North Korean media has published fresh pictures of leader Kim Jong Un riding a white horse on a sacred mountain, imagery that experts say is heavy with symbolism and may indicate a policy announcement.

The photos come as nuclear talks with the United States are stalled and with a looming end-of-year deadline set by North Korea for some kind of concession from Washington.

Mr Kim was pictured leading a squad of riders in a white forest near Mount Paektu.

He was wearing a black leather trenchcoat he has worn recently to open a flagship construction project and supervise a weapons test.

The group included his wife Ri Sol Ju as well as several officials, the images released by the official KCNA news agency showed.

The mountain, a dormant volcano on the border with China, has great symbolic significance in the North as both the spiritual birthplace of the Korean nation and, according to the country's orthodoxy, the birthplace of Kim's father Kim Jong Il.

The current leader toured several historic locations and climbed the mountain, KCNA said, leaving a "sacred trace in the revolutionary battle sites", through "knee-high virgin snow".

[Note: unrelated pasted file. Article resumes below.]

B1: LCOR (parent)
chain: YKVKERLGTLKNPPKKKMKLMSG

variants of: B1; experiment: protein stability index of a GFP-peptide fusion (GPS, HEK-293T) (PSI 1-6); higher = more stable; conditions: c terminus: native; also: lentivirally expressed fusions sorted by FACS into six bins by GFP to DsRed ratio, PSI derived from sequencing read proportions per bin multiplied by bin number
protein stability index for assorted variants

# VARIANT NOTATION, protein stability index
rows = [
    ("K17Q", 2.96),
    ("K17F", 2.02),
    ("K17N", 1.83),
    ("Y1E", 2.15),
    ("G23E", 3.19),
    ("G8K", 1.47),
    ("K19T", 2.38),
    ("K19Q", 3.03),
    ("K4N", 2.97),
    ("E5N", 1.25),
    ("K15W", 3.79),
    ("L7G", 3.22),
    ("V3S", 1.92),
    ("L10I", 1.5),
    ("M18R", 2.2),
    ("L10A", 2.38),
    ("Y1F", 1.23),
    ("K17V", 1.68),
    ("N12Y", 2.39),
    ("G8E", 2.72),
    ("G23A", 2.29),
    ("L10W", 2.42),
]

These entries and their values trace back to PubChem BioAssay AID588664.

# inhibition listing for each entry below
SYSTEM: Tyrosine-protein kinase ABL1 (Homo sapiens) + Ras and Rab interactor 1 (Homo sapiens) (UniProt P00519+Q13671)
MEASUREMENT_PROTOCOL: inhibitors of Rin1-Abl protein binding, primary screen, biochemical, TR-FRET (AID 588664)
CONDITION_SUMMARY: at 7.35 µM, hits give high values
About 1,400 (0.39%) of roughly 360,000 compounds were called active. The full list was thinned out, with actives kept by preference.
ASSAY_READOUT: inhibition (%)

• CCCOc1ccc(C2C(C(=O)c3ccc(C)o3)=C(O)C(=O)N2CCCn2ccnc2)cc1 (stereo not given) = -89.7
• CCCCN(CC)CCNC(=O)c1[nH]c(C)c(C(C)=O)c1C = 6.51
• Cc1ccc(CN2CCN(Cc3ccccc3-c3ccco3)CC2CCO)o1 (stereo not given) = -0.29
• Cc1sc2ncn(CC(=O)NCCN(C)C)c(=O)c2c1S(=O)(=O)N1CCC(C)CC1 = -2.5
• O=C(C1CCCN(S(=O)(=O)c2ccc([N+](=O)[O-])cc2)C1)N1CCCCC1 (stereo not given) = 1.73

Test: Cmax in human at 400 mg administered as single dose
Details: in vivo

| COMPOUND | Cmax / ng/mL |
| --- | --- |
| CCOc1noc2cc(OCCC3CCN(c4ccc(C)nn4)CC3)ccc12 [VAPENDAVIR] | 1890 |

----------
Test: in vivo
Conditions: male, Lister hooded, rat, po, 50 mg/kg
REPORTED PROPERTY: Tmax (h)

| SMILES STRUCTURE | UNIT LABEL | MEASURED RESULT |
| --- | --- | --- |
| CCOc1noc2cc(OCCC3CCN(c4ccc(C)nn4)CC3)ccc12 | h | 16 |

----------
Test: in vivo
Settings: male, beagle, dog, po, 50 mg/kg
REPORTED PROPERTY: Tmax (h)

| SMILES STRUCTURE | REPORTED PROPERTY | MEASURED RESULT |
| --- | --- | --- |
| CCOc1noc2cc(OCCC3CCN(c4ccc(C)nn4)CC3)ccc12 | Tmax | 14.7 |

The agency also released new images of Mr Kim in a light brown coat with fur collar at the summit of the mountain, to which he previously rode in October. 

Analysts say that pictures of Mr Kim at Mount Paektu, a physically dramatic location that is ubiquitous in North Korean imagery, represent assertions of leadership and legitimacy, given the historical background.

According to North Korean propaganda, his father was born at a secret camp in the area, where his own father, the North's founder Kim Il Sung, was fighting Korea's Japanese colonial occupiers. 

According to independent historians and Soviet records, however, Kim Jong Il was born in Russia, where his father was in exile.

Mr Kim tends to visit once or twice a year, trips that are sometimes seen as indicators of policy changes.

He went to the area in November 2013, ahead of his purge and execution of his once-powerful uncle Jang Song-thaek.

And he climbed the mountain in December 2017 shortly before the diplomatic rapprochement that led to his Singapore summit with US President Donald Trump - the first between leaders of the North and the US.